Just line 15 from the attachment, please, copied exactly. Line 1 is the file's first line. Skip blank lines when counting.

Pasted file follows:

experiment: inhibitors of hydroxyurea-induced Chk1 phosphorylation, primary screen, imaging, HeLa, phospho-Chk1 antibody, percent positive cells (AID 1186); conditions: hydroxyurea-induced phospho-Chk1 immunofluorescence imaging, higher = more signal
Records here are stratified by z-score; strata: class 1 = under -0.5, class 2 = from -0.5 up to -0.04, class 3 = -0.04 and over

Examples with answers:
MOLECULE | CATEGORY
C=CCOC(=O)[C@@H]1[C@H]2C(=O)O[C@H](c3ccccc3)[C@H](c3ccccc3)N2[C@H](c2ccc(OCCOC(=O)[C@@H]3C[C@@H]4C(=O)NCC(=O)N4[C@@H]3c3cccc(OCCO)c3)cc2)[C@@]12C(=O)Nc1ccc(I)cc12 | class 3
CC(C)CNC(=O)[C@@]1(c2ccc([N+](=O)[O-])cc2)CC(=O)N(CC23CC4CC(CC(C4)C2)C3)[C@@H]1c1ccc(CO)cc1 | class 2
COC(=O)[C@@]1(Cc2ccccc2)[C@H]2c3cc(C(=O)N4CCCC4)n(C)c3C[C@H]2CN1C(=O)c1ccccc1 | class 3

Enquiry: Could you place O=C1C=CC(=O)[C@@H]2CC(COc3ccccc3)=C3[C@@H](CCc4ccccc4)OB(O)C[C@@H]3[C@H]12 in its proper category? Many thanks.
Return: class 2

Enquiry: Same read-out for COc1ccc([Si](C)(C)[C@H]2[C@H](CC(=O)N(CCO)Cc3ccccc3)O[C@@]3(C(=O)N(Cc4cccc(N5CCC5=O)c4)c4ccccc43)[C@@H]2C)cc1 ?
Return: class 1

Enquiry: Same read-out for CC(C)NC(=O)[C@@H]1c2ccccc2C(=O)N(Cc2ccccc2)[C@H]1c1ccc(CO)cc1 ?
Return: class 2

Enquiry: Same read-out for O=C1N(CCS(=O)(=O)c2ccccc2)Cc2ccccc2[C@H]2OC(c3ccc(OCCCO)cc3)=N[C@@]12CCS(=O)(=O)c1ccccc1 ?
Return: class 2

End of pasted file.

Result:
Return: class 2